Owing to improved tourist facilities and eased visa rules, Oman is fast becoming a hot tourist destination in the Middle East. Having a diverse landscape and liberal code of conduct, a large number of tourists flock here every year on a regular basis. Your trip to Oman can be one of the most enthralling experiences of your lifetime, but you can keep your memories cherished for long by bringing some souvenirs from there. When you return from your Oman trip, your loved ones back at home will definitely ask what have you brought for them from the land of Arabs. So, here we are enlisting the top 5 souvenirs you must not forget to buy from Oman.
Pottery items: People of Oman have been involved in pottery making for more than four centuries. In earlier times, pottery items used to be essential tools for everyday use, but now, they are extensively used as showpieces at homes, restaurants, hotels, gardens and other such places. The soil present in the wadi area is laden with red clay that can be successfully used to make strong and fine clay utensils. While brams, khuroos and jihals are the most popular items, you can find a huge variety of pottery items in any local markets and souqs in Oman. While jihal is a traditional item with a beak traditionally used for storing water, khuroo is a round utensil with flat base often used for storing dates, syrup and honey. Brams are stronger and thicker and are often used for cooking purposes. While many pottery artists in Oman still use their magical fingers to create these pottery items in traditional ways, some pottery workshops also make use of modern gas and electrical ovens. So, if you are looking for something in Oman to take back home, have a hand on some pottery items out there.
Frankincense: Dhofar, situated in southern part of Oman, is one of the very few places on the globe where Boswellia sacra, the Frankincense trees, thrive and survive. These are humble trees that manage to grow just in a desert or out of a rock. But the resin/sap does not start producing until the tree is 8-10 years old. So, it’s a kind of rarity. But Omani Frankincense is considered to be one of the best in the whole world. When burnt on coal, it produces smoke that is perfect to scent one’s house and clothes. It is also effective in repelling insects, and it is also believed to ward off any jinns. The smoke smells very much like pine, but better than citronella. So, if you are in Oman, don’t miss buying some Frankincense for your home and for your loved ones. In many countries, the smoke of Frankincense is believed to eliminate any negative energy and purify the surroundings.
Omani dates: Fardh, Khunaizi and Khalas are the most delectable varieties of dates produced in Oman, though there are over 250 date varieties that grow there. During a harvest season, Al Nagal and Ash Patash are the first to appear in the market, but they are not as sweet as the ones that appear later. Al Khunaizi dates are sweetest in taste, Al Khalas are the most delicious, while Al Khasab and Al Mebselli are also sugary. Oman is involved in the production of both table dates and manufacturing dates. Table dates include Khalas Al Dhahira, Khasab, Fardh, Khaneezi and Abu Naranja, all of which are suitable for human consumption in raw form. On the other hand, manufacturing dates like Shahl, Salani, Mabsali and Umm al Sala can be consumed by human only after processing. These dates are often given to animals as fodder. With so many date varieties being produced in Oman, 78% of the country’s fruit cultivated land is dedicated to the cultivation of date palms. So, while in Oman, try a few date varieties and bring home the one that you love the best.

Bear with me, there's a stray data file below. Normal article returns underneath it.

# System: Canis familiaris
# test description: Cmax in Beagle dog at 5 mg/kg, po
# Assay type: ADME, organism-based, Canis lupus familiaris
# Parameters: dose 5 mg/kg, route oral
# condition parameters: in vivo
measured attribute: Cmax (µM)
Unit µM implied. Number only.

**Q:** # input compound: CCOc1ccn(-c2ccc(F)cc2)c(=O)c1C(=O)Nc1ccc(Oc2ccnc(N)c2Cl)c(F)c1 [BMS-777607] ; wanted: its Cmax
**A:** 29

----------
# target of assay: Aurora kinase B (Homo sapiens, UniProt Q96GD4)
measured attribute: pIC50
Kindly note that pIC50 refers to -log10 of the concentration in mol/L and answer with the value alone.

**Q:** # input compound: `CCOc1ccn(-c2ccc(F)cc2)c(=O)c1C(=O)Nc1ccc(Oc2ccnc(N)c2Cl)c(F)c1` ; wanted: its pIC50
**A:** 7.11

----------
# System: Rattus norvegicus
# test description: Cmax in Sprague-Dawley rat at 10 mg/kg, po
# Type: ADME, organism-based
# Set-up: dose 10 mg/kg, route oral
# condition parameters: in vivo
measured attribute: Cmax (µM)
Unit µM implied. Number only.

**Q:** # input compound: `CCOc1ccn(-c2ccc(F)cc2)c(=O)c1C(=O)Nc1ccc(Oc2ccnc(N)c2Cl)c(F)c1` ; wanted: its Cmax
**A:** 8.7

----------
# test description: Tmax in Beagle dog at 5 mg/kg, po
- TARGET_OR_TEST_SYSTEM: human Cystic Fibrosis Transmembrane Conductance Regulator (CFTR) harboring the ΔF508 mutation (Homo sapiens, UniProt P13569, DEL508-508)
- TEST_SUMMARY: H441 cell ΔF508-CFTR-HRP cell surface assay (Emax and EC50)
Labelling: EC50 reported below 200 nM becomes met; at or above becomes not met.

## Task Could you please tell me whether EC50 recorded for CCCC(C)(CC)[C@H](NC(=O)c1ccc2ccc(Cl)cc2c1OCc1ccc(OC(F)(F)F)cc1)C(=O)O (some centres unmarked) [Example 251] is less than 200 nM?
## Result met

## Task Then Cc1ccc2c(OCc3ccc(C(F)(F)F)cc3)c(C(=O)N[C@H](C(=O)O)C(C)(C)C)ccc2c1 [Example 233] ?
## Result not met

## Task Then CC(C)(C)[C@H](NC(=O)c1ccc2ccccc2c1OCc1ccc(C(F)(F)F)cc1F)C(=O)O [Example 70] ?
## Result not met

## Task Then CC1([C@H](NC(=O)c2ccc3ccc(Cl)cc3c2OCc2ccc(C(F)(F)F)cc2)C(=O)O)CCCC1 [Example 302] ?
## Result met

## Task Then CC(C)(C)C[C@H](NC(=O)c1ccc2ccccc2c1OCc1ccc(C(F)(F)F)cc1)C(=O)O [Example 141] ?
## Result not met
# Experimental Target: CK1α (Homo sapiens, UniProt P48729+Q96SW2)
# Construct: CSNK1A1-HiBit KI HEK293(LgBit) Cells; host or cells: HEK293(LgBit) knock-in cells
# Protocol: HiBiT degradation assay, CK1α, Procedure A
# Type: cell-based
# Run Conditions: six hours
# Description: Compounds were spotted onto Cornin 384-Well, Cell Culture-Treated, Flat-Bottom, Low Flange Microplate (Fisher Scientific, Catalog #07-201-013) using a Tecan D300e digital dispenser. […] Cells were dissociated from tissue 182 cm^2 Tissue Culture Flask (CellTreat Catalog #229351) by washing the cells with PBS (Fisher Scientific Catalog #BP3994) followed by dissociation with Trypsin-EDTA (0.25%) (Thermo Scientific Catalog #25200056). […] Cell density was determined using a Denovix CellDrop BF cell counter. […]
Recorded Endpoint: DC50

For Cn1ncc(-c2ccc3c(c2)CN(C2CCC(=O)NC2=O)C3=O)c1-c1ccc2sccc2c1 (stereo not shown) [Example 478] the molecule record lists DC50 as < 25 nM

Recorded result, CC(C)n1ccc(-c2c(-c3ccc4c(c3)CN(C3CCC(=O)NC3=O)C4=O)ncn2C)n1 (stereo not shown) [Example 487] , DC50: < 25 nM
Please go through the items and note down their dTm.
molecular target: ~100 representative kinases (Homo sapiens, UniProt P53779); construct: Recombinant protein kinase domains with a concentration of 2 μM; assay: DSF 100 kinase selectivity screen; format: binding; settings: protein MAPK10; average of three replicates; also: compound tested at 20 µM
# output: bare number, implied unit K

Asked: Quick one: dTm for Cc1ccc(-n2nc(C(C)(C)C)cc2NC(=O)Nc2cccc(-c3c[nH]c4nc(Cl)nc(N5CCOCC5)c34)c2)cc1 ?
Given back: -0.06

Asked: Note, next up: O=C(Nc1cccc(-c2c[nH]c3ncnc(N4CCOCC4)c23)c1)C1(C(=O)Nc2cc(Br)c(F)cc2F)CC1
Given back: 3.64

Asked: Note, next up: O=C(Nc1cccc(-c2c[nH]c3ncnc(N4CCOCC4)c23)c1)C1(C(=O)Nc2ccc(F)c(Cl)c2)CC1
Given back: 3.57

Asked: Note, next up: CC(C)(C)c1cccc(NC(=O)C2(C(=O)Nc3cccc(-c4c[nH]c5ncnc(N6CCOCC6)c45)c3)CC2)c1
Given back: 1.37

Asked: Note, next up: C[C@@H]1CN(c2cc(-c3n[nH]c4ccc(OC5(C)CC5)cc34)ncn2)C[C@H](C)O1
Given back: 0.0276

Dagger (Khanjar): If you look at the national emblem of Oman on the country’s national flag, you will notice the dagger in it. Undoubtedly, dagger, locally known as khanjar, is the symbol of Oman’s pride and history. It appears on all Omani banknotes and coins, official documents, hospitals, universities, schools, school books, official buildings, army cars, police cars, courts, ministries, etc. Men of Oman also wear it around their waist in a belt on festivals, social events, funerals, weddings and formal occasions as part of their tradition. The blade of the dagger can be made up of silver, gold, brass or copper, while handle can be made up of rhinoceros horn, elephant tusk or ivory. However, the price can be significantly reduced by making the handle from plastic, wood or camel bone. The hilt and sheath can be extensively decorated and engraved, based on which the price can increase. You can bring one from Oman to keep as a memory or gift to your loved ones.
Silver craft: Silver forms a diverse range of Omani craft. Silver craft in Oman not only includes jewelry, but also encompasses weapons, household items, khanjar, coffee pots, belts, rings and others. Silver items were often given to a bride as dowry in a chest to build her own wealth. This chest served as a kind of insurance and financial security to the woman for her entire life. Silver jewelry served as a portable bank account for the women. They used to wear them all the time, and exchanged them for goods in times of need. Whenever the woman needed money, she could sell these silver items and use the money at her discretion. Omani women still use their silver items for their financial funding and security. You can buy some silver items from Oman and use them for jewelry, decoration or funding purposes.
So, these are the top 5 souvenirs you must take from Oman. These are allowed to bring from the country, which means that you don’t need to worry about the customs either. Bring a few of them and keep them cherished forever. Even when you gift them to someone, they will have them as a keepsake from Oman and thank you with their heart.